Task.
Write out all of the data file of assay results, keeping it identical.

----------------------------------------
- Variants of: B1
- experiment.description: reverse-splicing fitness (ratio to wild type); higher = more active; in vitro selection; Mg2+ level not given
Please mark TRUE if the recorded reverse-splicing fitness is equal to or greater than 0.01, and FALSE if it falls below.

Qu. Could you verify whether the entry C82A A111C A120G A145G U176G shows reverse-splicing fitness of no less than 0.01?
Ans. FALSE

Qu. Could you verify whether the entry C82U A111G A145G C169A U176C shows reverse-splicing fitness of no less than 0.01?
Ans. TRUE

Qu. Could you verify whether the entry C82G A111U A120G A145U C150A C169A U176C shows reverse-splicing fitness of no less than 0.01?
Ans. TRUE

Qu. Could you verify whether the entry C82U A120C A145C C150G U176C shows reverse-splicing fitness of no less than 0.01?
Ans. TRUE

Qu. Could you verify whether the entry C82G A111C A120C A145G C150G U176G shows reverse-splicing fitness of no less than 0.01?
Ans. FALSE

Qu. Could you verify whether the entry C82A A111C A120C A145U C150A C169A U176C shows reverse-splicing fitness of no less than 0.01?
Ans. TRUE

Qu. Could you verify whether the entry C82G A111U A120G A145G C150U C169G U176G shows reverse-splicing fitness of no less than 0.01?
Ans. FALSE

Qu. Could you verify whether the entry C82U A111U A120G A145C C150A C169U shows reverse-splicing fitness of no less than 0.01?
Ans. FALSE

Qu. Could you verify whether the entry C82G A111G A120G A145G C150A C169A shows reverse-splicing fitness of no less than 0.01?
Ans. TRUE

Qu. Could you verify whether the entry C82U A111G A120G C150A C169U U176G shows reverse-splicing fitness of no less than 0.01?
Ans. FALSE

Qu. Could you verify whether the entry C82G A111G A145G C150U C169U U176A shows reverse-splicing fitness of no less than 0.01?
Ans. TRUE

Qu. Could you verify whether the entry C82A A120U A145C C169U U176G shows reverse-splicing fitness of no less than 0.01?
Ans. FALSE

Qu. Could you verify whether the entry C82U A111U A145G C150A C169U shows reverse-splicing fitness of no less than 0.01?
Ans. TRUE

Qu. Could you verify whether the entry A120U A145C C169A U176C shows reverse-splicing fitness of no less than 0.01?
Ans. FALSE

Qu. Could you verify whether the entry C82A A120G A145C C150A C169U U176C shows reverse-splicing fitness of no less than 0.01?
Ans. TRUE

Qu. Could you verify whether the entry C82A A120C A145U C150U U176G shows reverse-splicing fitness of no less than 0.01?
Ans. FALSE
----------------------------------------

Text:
- Variants of: B1
- experiment.description: reverse-splicing fitness (ratio to wild type); higher = more active; in vitro selection; Mg2+ level not given
Please mark TRUE if the recorded reverse-splicing fitness is equal to or greater than 0.01, and FALSE if it falls below.

Qu. Could you verify whether the entry C82A A111C A120G A145G U176G shows reverse-splicing fitness of no less than 0.01?
Ans. FALSE

Qu. Could you verify whether the entry C82U A111G A145G C169A U176C shows reverse-splicing fitness of no less than 0.01?
Ans. TRUE

Qu. Could you verify whether the entry C82G A111U A120G A145U C150A C169A U176C shows reverse-splicing fitness of no less than 0.01?
Ans. TRUE

Qu. Could you verify whether the entry C82U A120C A145C C150G U176C shows reverse-splicing fitness of no less than 0.01?
Ans. TRUE

Qu. Could you verify whether the entry C82G A111C A120C A145G C150G U176G shows reverse-splicing fitness of no less than 0.01?
Ans. FALSE

Qu. Could you verify whether the entry C82A A111C A120C A145U C150A C169A U176C shows reverse-splicing fitness of no less than 0.01?
Ans. TRUE

Qu. Could you verify whether the entry C82G A111U A120G A145G C150U C169G U176G shows reverse-splicing fitness of no less than 0.01?
Ans. FALSE

Qu. Could you verify whether the entry C82U A111U A120G A145C C150A C169U shows reverse-splicing fitness of no less than 0.01?
Ans. FALSE

Qu. Could you verify whether the entry C82G A111G A120G A145G C150A C169A shows reverse-splicing fitness of no less than 0.01?
Ans. TRUE

Qu. Could you verify whether the entry C82U A111G A120G C150A C169U U176G shows reverse-splicing fitness of no less than 0.01?
Ans. FALSE

Qu. Could you verify whether the entry C82G A111G A145G C150U C169U U176A shows reverse-splicing fitness of no less than 0.01?
Ans. TRUE

Qu. Could you verify whether the entry C82A A120U A145C C169U U176G shows reverse-splicing fitness of no less than 0.01?
Ans. FALSE

Qu. Could you verify whether the entry C82U A111U A145G C150A C169U shows reverse-splicing fitness of no less than 0.01?
Ans. TRUE

Qu. Could you verify whether the entry A120U A145C C169A U176C shows reverse-splicing fitness of no less than 0.01?
Ans. FALSE

Qu. Could you verify whether the entry C82A A120G A145C C150A C169U U176C shows reverse-splicing fitness of no less than 0.01?
Ans. TRUE

Qu. Could you verify whether the entry C82A A120C A145U C150U U176G shows reverse-splicing fitness of no less than 0.01?
Ans. FALSE